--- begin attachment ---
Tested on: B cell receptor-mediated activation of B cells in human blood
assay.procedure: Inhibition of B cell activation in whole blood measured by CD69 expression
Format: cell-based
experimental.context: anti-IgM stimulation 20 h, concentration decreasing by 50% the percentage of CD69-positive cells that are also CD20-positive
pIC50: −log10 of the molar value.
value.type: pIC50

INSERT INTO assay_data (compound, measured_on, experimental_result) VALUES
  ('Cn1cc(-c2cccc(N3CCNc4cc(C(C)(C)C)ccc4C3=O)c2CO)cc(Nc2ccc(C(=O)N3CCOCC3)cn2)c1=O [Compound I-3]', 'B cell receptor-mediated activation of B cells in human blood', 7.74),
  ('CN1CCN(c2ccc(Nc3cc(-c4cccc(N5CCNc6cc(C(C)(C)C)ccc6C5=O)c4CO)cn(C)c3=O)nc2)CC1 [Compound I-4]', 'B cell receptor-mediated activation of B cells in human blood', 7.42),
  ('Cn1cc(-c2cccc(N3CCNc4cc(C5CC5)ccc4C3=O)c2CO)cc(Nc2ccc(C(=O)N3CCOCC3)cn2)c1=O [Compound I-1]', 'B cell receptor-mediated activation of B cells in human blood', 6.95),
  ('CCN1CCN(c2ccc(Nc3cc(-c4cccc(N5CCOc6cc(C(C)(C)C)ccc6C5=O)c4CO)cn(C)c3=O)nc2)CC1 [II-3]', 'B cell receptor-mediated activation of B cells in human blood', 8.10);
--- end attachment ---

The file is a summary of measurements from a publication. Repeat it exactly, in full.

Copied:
Tested on: B cell receptor-mediated activation of B cells in human blood
assay.procedure: Inhibition of B cell activation in whole blood measured by CD69 expression
Format: cell-based
experimental.context: anti-IgM stimulation 20 h, concentration decreasing by 50% the percentage of CD69-positive cells that are also CD20-positive
pIC50: −log10 of the molar value.
value.type: pIC50

INSERT INTO assay_data (compound, measured_on, experimental_result) VALUES
  ('Cn1cc(-c2cccc(N3CCNc4cc(C(C)(C)C)ccc4C3=O)c2CO)cc(Nc2ccc(C(=O)N3CCOCC3)cn2)c1=O [Compound I-3]', 'B cell receptor-mediated activation of B cells in human blood', 7.74),
  ('CN1CCN(c2ccc(Nc3cc(-c4cccc(N5CCNc6cc(C(C)(C)C)ccc6C5=O)c4CO)cn(C)c3=O)nc2)CC1 [Compound I-4]', 'B cell receptor-mediated activation of B cells in human blood', 7.42),
  ('Cn1cc(-c2cccc(N3CCNc4cc(C5CC5)ccc4C3=O)c2CO)cc(Nc2ccc(C(=O)N3CCOCC3)cn2)c1=O [Compound I-1]', 'B cell receptor-mediated activation of B cells in human blood', 6.95),
  ('CCN1CCN(c2ccc(Nc3cc(-c4cccc(N5CCOc6cc(C(C)(C)C)ccc6C5=O)c4CO)cn(C)c3=O)nc2)CC1 [II-3]', 'B cell receptor-mediated activation of B cells in human blood', 8.10);